"Free verse or metre, rhyme or no rhyme, as long as the subject of a poem is something that organically evokes emotions in the poet's mind, it's bound to resonate with the reader."
Poetry, for Iqra Khilji, represents a potent, powerful force: A medium through which one can question power and traditions. "A medium to express the socio-political ambitions that I share with others. It's my personal, minuscule agitation against the expectations that society projects on the classes of people for whom I primarily write: women, minorities, the Indian middle and lower-middle classes."
She thinks of this art form as a sort of inheritance from her grandfather, who played a major role in raising her.
"He writes in Urdu and English. He would read Iqbal and Ghalib, as well as his own works to me when I was very young. Naturally, I developed an ambition to write like him someday. I wrote my first English poem at the age of six, and a rather pretentious poem in Urdu at 11." She wrote through school, but hit a dry spell of two years after. What prompted her to return to poetry was the social and political turbulence she was witness to, and the momentum that the feminist movement had gathered.
Urdu is not her preferred medium of thought, though, and when she sits down to write, the decision to pick a language is impulsive. Before she begins writing a piece, she has usually charted out certain expressions and emotions in her head. "They could be in either Urdu or English, because I don't have a first language. I learnt Urdu at home and English at school simultaneously, so I can emote in either." She prefers Urdu for its sheer linguistic beauty, but acknowledges English's ability to speak to people of different linguistic groups.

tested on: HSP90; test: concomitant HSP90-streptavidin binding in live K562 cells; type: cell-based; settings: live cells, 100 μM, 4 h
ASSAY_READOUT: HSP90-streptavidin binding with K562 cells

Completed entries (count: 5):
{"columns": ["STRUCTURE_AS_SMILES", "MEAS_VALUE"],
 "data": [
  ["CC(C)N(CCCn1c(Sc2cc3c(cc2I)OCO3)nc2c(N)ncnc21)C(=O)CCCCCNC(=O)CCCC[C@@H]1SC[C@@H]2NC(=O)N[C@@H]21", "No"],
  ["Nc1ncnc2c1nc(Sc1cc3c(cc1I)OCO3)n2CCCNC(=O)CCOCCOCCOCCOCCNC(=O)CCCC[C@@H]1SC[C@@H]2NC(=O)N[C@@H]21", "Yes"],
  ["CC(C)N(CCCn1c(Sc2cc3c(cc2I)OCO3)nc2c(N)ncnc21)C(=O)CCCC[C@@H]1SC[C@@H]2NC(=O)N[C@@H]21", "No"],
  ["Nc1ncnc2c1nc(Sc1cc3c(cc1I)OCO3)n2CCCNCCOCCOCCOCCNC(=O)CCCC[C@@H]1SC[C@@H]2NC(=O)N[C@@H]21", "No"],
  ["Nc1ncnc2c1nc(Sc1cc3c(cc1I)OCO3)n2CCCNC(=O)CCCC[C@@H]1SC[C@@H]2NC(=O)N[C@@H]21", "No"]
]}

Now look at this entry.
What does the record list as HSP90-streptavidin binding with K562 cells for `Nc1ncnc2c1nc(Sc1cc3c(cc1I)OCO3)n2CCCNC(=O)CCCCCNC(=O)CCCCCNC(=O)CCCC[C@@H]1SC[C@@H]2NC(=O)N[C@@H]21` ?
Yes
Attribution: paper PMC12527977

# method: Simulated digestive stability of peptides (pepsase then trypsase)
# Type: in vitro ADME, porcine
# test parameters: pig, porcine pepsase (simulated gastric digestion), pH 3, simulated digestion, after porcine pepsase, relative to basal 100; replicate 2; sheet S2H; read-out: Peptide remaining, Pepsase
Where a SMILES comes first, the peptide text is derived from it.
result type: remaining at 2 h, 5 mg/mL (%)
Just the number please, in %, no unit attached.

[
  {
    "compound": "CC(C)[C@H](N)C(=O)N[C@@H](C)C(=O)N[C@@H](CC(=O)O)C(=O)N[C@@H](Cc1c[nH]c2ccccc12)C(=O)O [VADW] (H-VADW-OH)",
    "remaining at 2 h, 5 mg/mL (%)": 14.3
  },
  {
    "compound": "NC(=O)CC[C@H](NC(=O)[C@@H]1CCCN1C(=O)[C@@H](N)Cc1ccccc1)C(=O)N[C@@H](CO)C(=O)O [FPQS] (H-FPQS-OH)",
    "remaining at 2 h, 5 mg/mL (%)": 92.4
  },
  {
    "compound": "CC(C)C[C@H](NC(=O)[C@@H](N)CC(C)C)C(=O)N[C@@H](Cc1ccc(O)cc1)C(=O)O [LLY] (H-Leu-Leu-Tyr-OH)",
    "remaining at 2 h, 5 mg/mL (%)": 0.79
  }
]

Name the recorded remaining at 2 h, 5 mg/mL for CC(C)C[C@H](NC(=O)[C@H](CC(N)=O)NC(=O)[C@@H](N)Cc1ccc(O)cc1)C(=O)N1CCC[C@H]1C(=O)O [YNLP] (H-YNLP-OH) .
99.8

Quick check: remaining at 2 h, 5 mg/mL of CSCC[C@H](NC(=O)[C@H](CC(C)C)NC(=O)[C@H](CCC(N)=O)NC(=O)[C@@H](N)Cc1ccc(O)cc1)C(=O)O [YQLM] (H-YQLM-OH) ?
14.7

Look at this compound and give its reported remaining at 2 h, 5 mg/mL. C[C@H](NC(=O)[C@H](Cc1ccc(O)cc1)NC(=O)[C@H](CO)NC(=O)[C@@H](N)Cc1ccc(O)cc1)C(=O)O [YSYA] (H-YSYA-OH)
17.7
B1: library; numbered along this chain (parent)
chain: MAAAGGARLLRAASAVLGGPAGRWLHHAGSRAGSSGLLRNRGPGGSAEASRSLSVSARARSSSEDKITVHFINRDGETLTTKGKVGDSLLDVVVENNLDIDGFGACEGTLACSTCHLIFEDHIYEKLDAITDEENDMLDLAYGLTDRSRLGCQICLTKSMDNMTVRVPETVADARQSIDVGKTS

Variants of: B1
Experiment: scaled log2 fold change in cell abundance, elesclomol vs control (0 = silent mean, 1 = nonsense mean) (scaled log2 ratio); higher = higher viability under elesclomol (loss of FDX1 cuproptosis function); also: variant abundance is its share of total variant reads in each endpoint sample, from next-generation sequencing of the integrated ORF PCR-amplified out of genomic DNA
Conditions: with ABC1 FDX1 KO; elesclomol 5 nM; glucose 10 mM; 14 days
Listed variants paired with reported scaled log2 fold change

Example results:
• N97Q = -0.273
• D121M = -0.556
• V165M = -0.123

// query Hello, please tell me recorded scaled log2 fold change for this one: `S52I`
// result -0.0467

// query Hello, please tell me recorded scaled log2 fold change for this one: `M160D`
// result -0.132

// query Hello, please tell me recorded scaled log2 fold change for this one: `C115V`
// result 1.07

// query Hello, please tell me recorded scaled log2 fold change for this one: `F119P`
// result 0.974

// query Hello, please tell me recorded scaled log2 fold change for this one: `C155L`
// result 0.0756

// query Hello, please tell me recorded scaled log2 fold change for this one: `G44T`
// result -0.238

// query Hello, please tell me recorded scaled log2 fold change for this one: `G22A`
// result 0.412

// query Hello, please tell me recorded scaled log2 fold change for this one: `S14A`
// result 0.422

Iqra believes that performing poetry allows her to convey emotions with exactitude, eliminating ambiguities other than those which are intended. "Giving the poem a voice leaves a deeper impression in the minds of the audience. Moreover, it can reach those who may not be up to reading poetry."
Though she is an ardent admirer of many poets, it is the works of poets belonging to the Progressive Writer's Movement and their values that inform her own writing. Fehmida Riyaz, Kishwar Naheed, Maya Angelou, Sylvia Plath, and Faiz, Jalib are some of the many writers who urge her to put her pen down to paper.
In January, her poem Khabees gained wide popularity on social media; surprisingly, it was not a poem she ever intended to perform. "Khabees was scribbled in a moment of fury," she says. Recovering from a bout of illness, she was to accompany her cousin to an event and was nudged to send her poem as an entry. "It was picked, but I was doubtful about it having much of an audience in spoken word circles, as it was written in rather literary Urdu. So I was extremely surprised at the way it was received."
Does the reach of her work on social media matter to her? Yes, says Iqra, who makes no bones about social media's ability to ensure that her poetry reaches those who she writes for, and those who she questions.
—Text by Neerja Deodhar
Haq Paraston Ke Naam